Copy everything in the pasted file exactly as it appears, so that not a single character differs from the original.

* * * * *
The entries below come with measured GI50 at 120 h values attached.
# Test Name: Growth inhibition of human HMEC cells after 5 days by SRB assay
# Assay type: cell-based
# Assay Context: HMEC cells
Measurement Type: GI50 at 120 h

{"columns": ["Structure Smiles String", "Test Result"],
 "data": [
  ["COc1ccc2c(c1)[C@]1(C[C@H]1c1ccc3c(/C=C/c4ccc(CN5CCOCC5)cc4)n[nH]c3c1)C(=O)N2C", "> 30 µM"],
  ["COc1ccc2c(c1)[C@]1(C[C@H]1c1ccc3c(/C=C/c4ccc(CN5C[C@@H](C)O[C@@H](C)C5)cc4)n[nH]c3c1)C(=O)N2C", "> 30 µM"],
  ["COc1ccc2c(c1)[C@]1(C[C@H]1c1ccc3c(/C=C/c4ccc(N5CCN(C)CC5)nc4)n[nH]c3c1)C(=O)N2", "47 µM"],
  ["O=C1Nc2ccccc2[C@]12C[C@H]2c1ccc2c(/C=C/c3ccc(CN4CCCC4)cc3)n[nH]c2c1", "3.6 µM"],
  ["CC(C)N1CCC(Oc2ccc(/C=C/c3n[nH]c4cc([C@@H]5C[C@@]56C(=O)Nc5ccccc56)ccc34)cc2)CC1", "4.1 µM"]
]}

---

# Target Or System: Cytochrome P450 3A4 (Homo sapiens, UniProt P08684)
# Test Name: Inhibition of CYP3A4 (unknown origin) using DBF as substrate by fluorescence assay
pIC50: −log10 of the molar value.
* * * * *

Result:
The entries below come with measured GI50 at 120 h values attached.
# Test Name: Growth inhibition of human HMEC cells after 5 days by SRB assay
# Assay type: cell-based
# Assay Context: HMEC cells
Measurement Type: GI50 at 120 h

{"columns": ["Structure Smiles String", "Test Result"],
 "data": [
  ["COc1ccc2c(c1)[C@]1(C[C@H]1c1ccc3c(/C=C/c4ccc(CN5CCOCC5)cc4)n[nH]c3c1)C(=O)N2C", "> 30 µM"],
  ["COc1ccc2c(c1)[C@]1(C[C@H]1c1ccc3c(/C=C/c4ccc(CN5C[C@@H](C)O[C@@H](C)C5)cc4)n[nH]c3c1)C(=O)N2C", "> 30 µM"],
  ["COc1ccc2c(c1)[C@]1(C[C@H]1c1ccc3c(/C=C/c4ccc(N5CCN(C)CC5)nc4)n[nH]c3c1)C(=O)N2", "47 µM"],
  ["O=C1Nc2ccccc2[C@]12C[C@H]2c1ccc2c(/C=C/c3ccc(CN4CCCC4)cc3)n[nH]c2c1", "3.6 µM"],
  ["CC(C)N1CCC(Oc2ccc(/C=C/c3n[nH]c4cc([C@@H]5C[C@@]56C(=O)Nc5ccccc56)ccc34)cc2)CC1", "4.1 µM"]
]}

---

# Target Or System: Cytochrome P450 3A4 (Homo sapiens, UniProt P08684)
# Test Name: Inhibition of CYP3A4 (unknown origin) using DBF as substrate by fluorescence assay
pIC50: −log10 of the molar value.